I have written elsewhere about my inspiration as a youngster watching Neil Armstrong stepping down onto the Moon, the same event that put another young Canadian boy on the road to command of the ISS. I have written elsewhere about the writings of Carl Sagan leading me to the great Irish mystic poet Yeats. I have written elsewhere about how obvious it seems to me that science and art are fundamentally the same thing, that both inspire and move us, the both change us and our world and, perhaps most importantly, both science and art, and all the wonder they stir in us, are accessible to all of us. I have always known this to be true. I have always seen supporting Science and supporting the Arts as obvious obligations of individuals and society. But I am very aware that many friends and acquaintances have never been able to see through those lenses.
Over the last five months I’ve often thought of Spider and Jeanne Robinson’s Stardance in which art comes to a space station as dance. And, of course, I’ve thought of the paintings of astronaut Alan Bean and of cosmonaut Alexey Leonov. While Bean and Leonov’s art is exquisite and inspiring, they painted after they came home. And the Robinsons so wonderfully imagine making art in space, but they never did it. But, perhaps because they lacked the internet, these artists never caught the larger public’s attention. They never joined, on a grand scale, science to ordinary people through art.
I realized tonight as Commander Hadfield’s new video of Space Oddity went viral, that this fairly unassuming gentleman from Sarnia has done it. He has shown ordinary people art and science meeting together And the people get it!
Using social media and the biggest stage possible – the sky – Hadfield has had us watch him rapt for five months as he shape-shifted from rock star to zero-gravity chef to science teacher to science fiction character to military commander, and, finally, to a fifty something man with a crew-cut and moustache who actually pulls off a self-shot music video of his own acoustic cover of perhaps the most iconic Bowie song. Whatever the flaws of adaptation or performance, Hadfield has capped his inspiring public Space Odyssey with a piece of art that captures the tension apparent in his earlier collaboration with Ed Robertson, the tension between the unknowable-to-most joy of looking down on Earth from a home in the sky and the universal human joy of standing at home on the Green Hills of Earth. No longer the story of an ominous malfunction of Major Tom’s capsule which leaves the astronaut stranded, Hadfield’s revised Space Oddity is a bitter-sweet lament for the end of his stay on the Space Station and his final return to earth. He is facing an inversion of Bowie’s original conceit of the Marooned Astronaut – Hadfield knows that it is to Space, not to Earth, that he will never return. With this recording Hadfield has turned a once inconceivable Space Oddity – a Canadian kid from Sarnia becoming the tweeting rock star commander of the International Space Station opening hailing frequencies to Captain Kirk – into an Odyssey of Space very true to the spirit of the Greek epic poem. Although at last he stands on the shores of Ithaca, he can’t help but look longingly back at the Cosmic Ocean he has sailed.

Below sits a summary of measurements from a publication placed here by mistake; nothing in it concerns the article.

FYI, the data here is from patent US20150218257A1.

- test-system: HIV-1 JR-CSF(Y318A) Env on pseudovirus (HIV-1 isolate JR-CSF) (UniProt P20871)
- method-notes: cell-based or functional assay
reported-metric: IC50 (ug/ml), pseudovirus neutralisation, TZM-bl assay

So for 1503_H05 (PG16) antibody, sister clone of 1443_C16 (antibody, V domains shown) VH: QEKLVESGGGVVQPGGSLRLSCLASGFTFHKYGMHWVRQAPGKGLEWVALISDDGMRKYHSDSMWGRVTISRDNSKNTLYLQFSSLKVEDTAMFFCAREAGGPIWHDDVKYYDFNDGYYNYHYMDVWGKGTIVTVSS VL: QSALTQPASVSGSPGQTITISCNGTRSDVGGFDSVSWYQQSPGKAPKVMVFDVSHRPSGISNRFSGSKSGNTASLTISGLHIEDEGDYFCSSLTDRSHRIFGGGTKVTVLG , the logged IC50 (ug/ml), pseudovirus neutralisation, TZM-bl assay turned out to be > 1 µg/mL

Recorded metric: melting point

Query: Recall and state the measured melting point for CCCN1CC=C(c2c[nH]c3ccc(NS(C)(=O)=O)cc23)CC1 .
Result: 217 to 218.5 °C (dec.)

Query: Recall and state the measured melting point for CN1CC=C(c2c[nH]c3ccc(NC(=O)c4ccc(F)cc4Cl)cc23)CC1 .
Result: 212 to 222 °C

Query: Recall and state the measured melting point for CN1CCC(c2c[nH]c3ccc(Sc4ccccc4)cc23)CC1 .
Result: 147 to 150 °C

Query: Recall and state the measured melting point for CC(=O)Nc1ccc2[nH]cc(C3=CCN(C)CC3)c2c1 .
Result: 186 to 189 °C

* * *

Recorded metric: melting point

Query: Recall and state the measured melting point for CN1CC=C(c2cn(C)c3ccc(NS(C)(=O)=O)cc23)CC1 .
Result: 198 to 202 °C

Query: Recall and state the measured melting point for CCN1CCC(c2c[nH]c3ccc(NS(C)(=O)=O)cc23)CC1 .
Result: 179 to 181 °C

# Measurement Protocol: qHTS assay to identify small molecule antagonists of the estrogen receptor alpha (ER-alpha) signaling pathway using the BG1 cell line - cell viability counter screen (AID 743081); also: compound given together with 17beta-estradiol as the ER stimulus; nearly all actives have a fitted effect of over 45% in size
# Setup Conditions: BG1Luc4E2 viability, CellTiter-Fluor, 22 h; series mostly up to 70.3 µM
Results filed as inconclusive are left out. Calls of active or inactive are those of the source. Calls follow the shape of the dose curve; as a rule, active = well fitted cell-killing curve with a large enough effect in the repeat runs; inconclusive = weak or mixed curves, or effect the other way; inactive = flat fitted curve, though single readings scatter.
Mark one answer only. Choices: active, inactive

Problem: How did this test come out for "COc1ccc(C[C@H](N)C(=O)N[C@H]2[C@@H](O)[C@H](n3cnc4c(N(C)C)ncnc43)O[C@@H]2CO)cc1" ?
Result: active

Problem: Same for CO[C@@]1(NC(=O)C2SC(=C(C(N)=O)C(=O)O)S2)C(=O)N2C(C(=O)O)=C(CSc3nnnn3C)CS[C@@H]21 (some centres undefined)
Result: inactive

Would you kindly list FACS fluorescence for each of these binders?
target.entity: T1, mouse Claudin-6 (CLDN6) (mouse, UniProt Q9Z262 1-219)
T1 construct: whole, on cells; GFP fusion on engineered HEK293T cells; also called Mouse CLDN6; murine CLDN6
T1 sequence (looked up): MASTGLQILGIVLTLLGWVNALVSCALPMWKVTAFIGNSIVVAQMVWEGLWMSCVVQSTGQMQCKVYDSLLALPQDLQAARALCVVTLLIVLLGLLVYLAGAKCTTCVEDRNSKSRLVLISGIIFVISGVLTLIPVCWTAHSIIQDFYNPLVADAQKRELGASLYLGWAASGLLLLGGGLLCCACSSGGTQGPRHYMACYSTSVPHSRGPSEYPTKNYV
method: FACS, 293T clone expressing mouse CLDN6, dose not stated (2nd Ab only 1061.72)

Hadfield has put himself up there and made a point of making art with us and for us from that tin can he’s sitting in. He makes us all feel like we’re there with him, doing science, looking down on our blue home, feeling wonder at the speed and the vastness.
And we can’t help but sing along.
Thank you, Commander Hadfield.
We can hear you, Major Tom!
Update, May 14, 2014: Yesterday Commander Hadfield’s one year licence from Space Oddity‘s publishing company ran out, so the Space Oddity video was voluntarily taken down from YouTube. Sad, in a way, I guess. For those who missed it: you missed something pretty special. For those who saw and heard glitter space rock science fiction become science fact, you’ve been part of something special. This morning Jian Ghomeshi gave us a fine audio essay on the vanishing of Hadfield’s Major Tom.